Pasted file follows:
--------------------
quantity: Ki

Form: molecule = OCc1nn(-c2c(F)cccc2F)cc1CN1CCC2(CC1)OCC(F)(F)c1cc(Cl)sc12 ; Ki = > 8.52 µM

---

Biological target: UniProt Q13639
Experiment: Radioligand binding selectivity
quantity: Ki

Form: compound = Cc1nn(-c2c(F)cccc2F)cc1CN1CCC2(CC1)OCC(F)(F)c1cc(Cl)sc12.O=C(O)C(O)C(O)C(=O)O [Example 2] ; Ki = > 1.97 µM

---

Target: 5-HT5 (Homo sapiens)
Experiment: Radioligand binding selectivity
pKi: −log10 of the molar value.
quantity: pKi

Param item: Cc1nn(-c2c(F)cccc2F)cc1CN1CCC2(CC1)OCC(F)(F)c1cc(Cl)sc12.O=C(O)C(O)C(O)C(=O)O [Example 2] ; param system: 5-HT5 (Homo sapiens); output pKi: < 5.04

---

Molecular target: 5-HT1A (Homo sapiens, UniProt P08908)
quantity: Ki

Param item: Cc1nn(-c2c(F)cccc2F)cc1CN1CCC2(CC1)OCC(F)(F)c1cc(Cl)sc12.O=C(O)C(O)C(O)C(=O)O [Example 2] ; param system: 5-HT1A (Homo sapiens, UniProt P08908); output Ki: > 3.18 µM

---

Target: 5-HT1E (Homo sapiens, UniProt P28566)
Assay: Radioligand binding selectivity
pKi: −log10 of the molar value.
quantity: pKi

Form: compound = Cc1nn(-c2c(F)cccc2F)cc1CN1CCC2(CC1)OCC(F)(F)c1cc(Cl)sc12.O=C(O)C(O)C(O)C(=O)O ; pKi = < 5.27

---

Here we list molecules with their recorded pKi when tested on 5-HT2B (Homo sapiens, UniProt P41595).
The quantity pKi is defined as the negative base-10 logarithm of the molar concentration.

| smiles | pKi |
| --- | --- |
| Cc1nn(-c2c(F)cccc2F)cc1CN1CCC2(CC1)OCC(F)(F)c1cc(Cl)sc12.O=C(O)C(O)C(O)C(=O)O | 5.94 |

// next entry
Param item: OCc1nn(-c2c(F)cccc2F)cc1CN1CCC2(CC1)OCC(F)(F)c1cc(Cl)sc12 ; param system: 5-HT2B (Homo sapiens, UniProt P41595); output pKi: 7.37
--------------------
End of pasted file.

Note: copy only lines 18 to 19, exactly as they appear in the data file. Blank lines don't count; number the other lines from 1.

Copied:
---

Target: 5-HT1E (Homo sapiens, UniProt P28566)